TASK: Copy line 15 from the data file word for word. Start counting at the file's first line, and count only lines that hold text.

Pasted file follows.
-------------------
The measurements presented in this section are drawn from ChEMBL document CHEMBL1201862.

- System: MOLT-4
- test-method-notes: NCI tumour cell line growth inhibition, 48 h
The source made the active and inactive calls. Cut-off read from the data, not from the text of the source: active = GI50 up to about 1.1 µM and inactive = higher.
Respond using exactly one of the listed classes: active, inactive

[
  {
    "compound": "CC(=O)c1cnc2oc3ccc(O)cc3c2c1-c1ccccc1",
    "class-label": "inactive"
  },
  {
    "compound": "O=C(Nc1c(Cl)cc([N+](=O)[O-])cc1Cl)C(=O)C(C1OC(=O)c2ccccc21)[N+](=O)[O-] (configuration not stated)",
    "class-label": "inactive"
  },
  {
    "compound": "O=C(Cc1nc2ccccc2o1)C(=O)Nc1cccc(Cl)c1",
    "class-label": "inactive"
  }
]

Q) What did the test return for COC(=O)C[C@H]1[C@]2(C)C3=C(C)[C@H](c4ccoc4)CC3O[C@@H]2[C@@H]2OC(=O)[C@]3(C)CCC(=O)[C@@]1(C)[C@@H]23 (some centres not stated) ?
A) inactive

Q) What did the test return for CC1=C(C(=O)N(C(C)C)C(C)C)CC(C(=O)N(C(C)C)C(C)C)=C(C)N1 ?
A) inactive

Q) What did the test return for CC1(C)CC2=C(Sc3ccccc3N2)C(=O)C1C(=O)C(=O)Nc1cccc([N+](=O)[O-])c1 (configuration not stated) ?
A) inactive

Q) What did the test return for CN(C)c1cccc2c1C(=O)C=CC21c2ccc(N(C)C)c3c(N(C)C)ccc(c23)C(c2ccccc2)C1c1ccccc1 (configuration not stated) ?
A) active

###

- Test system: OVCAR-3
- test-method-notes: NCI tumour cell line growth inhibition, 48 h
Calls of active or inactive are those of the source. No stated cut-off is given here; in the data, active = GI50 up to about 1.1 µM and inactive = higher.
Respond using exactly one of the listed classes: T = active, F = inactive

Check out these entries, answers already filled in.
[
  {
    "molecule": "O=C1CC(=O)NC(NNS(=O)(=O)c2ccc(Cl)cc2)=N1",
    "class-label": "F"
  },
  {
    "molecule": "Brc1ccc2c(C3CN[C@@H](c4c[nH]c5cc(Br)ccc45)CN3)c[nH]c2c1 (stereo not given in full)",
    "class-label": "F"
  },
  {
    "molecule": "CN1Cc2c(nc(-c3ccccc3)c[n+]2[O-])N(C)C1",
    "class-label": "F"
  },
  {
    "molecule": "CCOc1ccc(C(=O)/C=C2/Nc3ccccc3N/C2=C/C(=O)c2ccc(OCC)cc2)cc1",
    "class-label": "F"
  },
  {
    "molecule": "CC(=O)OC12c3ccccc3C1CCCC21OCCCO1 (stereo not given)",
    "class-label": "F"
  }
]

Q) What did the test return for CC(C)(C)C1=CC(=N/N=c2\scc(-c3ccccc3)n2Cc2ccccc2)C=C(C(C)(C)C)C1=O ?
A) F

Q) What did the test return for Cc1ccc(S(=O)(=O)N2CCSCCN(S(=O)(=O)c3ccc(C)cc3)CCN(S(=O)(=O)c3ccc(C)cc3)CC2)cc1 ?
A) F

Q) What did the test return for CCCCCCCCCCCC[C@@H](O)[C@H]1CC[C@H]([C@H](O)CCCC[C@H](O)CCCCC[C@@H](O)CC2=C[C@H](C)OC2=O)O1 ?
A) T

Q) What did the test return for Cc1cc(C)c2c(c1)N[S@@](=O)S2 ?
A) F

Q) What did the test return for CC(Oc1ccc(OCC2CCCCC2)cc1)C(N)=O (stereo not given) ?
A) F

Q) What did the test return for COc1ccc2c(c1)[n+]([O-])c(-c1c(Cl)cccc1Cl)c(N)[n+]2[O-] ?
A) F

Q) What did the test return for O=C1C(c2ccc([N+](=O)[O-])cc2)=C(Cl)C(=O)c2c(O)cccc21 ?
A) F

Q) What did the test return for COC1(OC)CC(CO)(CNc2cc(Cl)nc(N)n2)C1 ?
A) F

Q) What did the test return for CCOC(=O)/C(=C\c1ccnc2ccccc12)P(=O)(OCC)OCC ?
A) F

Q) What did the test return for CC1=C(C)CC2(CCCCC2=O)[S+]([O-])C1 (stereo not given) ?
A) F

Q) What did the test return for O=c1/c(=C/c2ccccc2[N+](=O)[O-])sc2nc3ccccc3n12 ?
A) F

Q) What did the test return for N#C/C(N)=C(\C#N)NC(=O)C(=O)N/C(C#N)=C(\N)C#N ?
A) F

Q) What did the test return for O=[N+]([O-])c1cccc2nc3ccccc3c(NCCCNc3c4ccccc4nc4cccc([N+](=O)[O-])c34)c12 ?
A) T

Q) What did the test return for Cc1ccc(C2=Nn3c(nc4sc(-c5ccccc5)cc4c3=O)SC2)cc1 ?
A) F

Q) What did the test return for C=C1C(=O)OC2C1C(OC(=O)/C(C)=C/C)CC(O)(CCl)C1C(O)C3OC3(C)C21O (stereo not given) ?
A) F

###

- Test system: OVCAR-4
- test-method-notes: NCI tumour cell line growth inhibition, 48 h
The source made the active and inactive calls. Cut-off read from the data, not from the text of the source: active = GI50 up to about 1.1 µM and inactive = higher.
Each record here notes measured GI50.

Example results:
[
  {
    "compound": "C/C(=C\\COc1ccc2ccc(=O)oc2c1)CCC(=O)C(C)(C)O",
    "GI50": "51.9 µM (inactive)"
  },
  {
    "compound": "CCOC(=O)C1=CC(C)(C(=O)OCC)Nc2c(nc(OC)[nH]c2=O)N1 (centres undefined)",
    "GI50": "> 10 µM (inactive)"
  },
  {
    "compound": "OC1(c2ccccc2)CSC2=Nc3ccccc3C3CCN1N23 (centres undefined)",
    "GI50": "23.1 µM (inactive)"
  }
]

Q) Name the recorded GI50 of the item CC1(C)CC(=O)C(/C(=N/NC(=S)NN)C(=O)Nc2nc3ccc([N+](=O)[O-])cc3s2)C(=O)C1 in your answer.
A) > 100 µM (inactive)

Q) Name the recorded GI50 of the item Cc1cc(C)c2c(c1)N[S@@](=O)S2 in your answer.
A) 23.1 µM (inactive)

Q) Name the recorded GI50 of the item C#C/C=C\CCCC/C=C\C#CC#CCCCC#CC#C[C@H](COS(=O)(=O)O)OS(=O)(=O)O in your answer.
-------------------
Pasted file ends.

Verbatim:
  {